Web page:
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Institution Building : Ancient origins and the parallels to modern days


Institution Building

Ancient origins and the parallels to modern days


Author – William S. Doolittle



If you’re reading this article it’s probably because you’re a person who is questioning the validity of an institutional approach to your relationship with God and fellow religious seekers. Quite possibly you are also questioning the institutional approach to a host of other issues that you grapple with as well.


We all come naked into this world, and for most of us our first consciousness is of ourselves as individuals, in relationship to family, not as functioning cogs in an institution. Institutions are something we are introduced to, often with apprehension - our first day at school; induction into the military; our first job. Institutions have become so ubiquitous they are almost assumed in modern American life. But are institutions a given? Must they play a prominent role in the conduct of our lives? Indeed - is it a given that you had to be born in an institution, called a hospital? Is it a given that you had to learn to read and write, and fathom the world around you, through the auspices of an institution – a public or private school? Is it a given that you have to work in, or market your own products or services, to institutions? Is it a given that you must be married and buried through an institution?


For many of the above questions, the answer used to be no. It wasn’t all that long ago that many, if not most, Americans were born in the family home. Public school institutions are a relatively recent innovation. Not too long ago, most Americans earned their keep on a privately held farm, not in a corporate institution. Persons were often buried on their own land, by their own family members; no funeral home was involved.


How then, did institutions become such a big part of modern life in America, and is the institutionalization of American life good or bad? Is it something we should embrace, reject, or something in which we need to find a middle ground?


Some of the answers to these questions can be found by examining the genesis of institutions and drawing parallels from their ancient origins to modern times. Whether viewed as allegorical or literal truth, the story of Cain found in the biblical book of Genesis is arguably the description of the creation of the worlds first institution.


In the figure of Cain we encounter a man in uneasy relationship with his creator. Cain is not so very different from every man - we see in him something which we often see in ourselves. First, distrust of our provider and protectors (displayed as children in our attitude toward our parents; as adults in our attitudes towards our employers and our government); second, questioning and rebellion against authority; third, a reluctance to acknowledge and worship God according to God’s standards (or any standards).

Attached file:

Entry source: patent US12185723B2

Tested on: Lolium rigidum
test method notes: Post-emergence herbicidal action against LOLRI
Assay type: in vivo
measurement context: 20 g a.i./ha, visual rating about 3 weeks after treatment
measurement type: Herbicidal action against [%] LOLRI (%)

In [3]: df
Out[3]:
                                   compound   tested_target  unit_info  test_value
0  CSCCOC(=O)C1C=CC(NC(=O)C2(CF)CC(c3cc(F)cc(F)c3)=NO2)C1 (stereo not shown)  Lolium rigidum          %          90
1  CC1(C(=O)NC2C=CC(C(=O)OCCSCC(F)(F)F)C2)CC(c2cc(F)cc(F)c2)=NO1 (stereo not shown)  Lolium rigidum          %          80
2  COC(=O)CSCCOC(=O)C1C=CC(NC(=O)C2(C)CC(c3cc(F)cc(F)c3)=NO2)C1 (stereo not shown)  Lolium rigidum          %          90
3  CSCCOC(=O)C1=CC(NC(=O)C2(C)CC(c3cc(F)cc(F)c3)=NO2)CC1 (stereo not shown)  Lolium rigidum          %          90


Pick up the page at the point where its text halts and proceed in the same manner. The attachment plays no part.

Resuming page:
The story goes like this: Cain is one of two boys born to the world’s first parents – Adam and Eve. He becomes a tiller of the soil, and for some unspecified reason, his worship of God is inadequate in God’s eyes; perhaps because he, unlike his brother Abel, is unwilling to slay an animal for sacrifice. In any event, he is willing to slay his own brother in the midst of an envious rage, with the consequence that God cuts Cain off from the land itself, and from God’s own presence. In response, Cain laments:


My punishment is more than I can bear. Today you are driving me from the land, and I will be hidden from your presence; I will be a restless wanderer on the earth, and whoever finds me will kill me.


Now, why did Cain perceive that his punishment was more than he could bear? If we are willing to entertain the notion that this story is a literal retelling, or at minimum an allegorical truth, than the judge here is incapable of injustice. (Some may reject that notion, arguing that God’s standing as God does not automatically make him just. However, it is well to remember that the crime committed was murder. In the end, Cain’s sentence is a matter of judgment, and it was God that got to make the call.) Cain perceives his punishment is excessive because God has cut him off from two of Cain’s (and all mankind’s) most fundamental needs – security and relationship. Cain perceives that life, deprived of those essentials, is not worth living.


As the story of Cain progresses, evidence of God’s great mercy is made manifested in that Cain is allowed to defy God’s sentence by: not only settling into relationship with a wife and children, but settling in and building a city. Building a city is a far cry from being the restless wanderer he was condemned to be. In building a city, Cain established the world’s first institution. Yet, like any parent who looks smilingly on as his child seeks fruitlessly to circumvent punishment, Cain, in building a city, brought more grievous evil upon himself than living out God’s sentence ever would have. In a city Cain found congestion, pollution, noise, a hurried pace, crime, unemployment, politics, politicians, corruption, tenements, ghettos, vice and much more. Cain had built himself a city to supply what God had denied him; what he wound up with was the illusion of relationship, and the illusion of security. Cities with millions of inhabitants are almost, without exception, the loneliest places on earth, and Americans are only just beginning to learn the truth about the so-called security found in institutional (read: corporation) employment; in cities targeted by terrorists and renegade nuclear-armed states.